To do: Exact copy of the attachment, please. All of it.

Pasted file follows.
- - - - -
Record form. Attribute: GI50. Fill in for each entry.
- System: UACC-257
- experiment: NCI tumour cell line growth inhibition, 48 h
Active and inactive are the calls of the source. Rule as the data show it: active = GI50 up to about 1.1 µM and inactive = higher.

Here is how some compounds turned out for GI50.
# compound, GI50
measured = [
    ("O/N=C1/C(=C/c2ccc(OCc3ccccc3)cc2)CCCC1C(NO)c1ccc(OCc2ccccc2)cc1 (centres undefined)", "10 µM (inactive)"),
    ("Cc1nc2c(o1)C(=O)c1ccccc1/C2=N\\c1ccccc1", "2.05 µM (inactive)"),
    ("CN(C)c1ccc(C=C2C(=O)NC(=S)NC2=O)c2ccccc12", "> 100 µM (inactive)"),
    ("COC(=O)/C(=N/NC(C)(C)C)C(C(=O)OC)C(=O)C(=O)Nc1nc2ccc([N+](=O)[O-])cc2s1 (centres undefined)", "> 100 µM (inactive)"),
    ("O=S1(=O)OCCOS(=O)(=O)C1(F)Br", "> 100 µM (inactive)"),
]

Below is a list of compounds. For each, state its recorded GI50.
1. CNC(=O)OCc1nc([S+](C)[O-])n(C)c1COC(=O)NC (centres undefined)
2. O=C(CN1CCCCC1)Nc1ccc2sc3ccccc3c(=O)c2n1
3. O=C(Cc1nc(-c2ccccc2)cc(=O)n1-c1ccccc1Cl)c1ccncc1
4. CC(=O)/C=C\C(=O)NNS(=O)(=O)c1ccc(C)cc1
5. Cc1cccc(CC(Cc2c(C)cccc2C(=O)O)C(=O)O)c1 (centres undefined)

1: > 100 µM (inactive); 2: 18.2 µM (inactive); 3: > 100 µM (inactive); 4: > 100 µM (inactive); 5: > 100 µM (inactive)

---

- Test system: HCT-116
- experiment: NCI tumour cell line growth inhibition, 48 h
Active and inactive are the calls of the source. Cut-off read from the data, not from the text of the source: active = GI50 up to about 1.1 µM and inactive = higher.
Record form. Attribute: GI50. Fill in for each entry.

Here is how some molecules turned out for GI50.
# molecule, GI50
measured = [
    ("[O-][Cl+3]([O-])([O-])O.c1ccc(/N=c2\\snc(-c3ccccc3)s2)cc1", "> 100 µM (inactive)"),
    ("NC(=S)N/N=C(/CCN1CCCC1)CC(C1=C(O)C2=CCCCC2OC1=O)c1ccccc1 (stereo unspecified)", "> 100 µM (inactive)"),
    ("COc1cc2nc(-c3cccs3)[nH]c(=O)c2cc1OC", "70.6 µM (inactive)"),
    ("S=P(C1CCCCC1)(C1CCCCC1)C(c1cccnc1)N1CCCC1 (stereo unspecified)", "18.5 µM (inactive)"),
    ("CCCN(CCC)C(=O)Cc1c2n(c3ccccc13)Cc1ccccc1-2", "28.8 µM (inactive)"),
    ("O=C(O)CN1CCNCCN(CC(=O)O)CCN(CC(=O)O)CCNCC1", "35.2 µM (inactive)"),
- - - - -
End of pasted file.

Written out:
Record form. Attribute: GI50. Fill in for each entry.
- System: UACC-257
- experiment: NCI tumour cell line growth inhibition, 48 h
Active and inactive are the calls of the source. Rule as the data show it: active = GI50 up to about 1.1 µM and inactive = higher.

Here is how some compounds turned out for GI50.
# compound, GI50
measured = [
    ("O/N=C1/C(=C/c2ccc(OCc3ccccc3)cc2)CCCC1C(NO)c1ccc(OCc2ccccc2)cc1 (centres undefined)", "10 µM (inactive)"),
    ("Cc1nc2c(o1)C(=O)c1ccccc1/C2=N\\c1ccccc1", "2.05 µM (inactive)"),
    ("CN(C)c1ccc(C=C2C(=O)NC(=S)NC2=O)c2ccccc12", "> 100 µM (inactive)"),
    ("COC(=O)/C(=N/NC(C)(C)C)C(C(=O)OC)C(=O)C(=O)Nc1nc2ccc([N+](=O)[O-])cc2s1 (centres undefined)", "> 100 µM (inactive)"),
    ("O=S1(=O)OCCOS(=O)(=O)C1(F)Br", "> 100 µM (inactive)"),
]

Below is a list of compounds. For each, state its recorded GI50.
1. CNC(=O)OCc1nc([S+](C)[O-])n(C)c1COC(=O)NC (centres undefined)
2. O=C(CN1CCCCC1)Nc1ccc2sc3ccccc3c(=O)c2n1
3. O=C(Cc1nc(-c2ccccc2)cc(=O)n1-c1ccccc1Cl)c1ccncc1
4. CC(=O)/C=C\C(=O)NNS(=O)(=O)c1ccc(C)cc1
5. Cc1cccc(CC(Cc2c(C)cccc2C(=O)O)C(=O)O)c1 (centres undefined)

1: > 100 µM (inactive); 2: 18.2 µM (inactive); 3: > 100 µM (inactive); 4: > 100 µM (inactive); 5: > 100 µM (inactive)

---

- Test system: HCT-116
- experiment: NCI tumour cell line growth inhibition, 48 h
Active and inactive are the calls of the source. Cut-off read from the data, not from the text of the source: active = GI50 up to about 1.1 µM and inactive = higher.
Record form. Attribute: GI50. Fill in for each entry.

Here is how some molecules turned out for GI50.
# molecule, GI50
measured = [
    ("[O-][Cl+3]([O-])([O-])O.c1ccc(/N=c2\\snc(-c3ccccc3)s2)cc1", "> 100 µM (inactive)"),
    ("NC(=S)N/N=C(/CCN1CCCC1)CC(C1=C(O)C2=CCCCC2OC1=O)c1ccccc1 (stereo unspecified)", "> 100 µM (inactive)"),
    ("COc1cc2nc(-c3cccs3)[nH]c(=O)c2cc1OC", "70.6 µM (inactive)"),
    ("S=P(C1CCCCC1)(C1CCCCC1)C(c1cccnc1)N1CCCC1 (stereo unspecified)", "18.5 µM (inactive)"),
    ("CCCN(CCC)C(=O)Cc1c2n(c3ccccc13)Cc1ccccc1-2", "28.8 µM (inactive)"),
    ("O=C(O)CN1CCNCCN(CC(=O)O)CCN(CC(=O)O)CCNCC1", "35.2 µM (inactive)"),